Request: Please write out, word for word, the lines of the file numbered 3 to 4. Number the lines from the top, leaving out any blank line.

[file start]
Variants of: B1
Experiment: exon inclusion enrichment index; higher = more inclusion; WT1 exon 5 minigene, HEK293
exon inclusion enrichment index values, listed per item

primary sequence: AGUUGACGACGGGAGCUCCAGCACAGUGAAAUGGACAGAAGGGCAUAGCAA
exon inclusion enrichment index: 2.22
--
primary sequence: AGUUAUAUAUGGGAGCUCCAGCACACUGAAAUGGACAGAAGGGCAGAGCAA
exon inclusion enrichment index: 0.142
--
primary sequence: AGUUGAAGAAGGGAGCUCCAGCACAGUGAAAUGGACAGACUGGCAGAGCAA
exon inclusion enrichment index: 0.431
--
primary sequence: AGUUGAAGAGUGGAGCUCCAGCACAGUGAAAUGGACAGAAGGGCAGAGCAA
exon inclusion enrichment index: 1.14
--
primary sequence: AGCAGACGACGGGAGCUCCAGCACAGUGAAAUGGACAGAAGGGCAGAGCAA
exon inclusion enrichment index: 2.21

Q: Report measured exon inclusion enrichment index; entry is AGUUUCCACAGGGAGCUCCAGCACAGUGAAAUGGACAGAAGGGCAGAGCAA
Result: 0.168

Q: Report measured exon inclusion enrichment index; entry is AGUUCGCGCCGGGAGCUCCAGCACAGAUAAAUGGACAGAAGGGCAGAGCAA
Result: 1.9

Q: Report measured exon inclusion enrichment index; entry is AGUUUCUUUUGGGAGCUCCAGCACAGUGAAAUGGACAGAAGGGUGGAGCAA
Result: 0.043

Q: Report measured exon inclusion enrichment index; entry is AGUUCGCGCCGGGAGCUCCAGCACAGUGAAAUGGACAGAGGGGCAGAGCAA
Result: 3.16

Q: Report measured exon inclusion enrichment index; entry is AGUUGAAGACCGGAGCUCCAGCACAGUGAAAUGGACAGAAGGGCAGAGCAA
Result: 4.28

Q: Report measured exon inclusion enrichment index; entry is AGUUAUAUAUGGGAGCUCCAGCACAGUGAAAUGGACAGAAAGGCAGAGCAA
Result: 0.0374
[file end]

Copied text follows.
exon inclusion enrichment index values, listed per item

primary sequence: AGUUGACGACGGGAGCUCCAGCACAGUGAAAUGGACAGAAGGGCAUAGCAA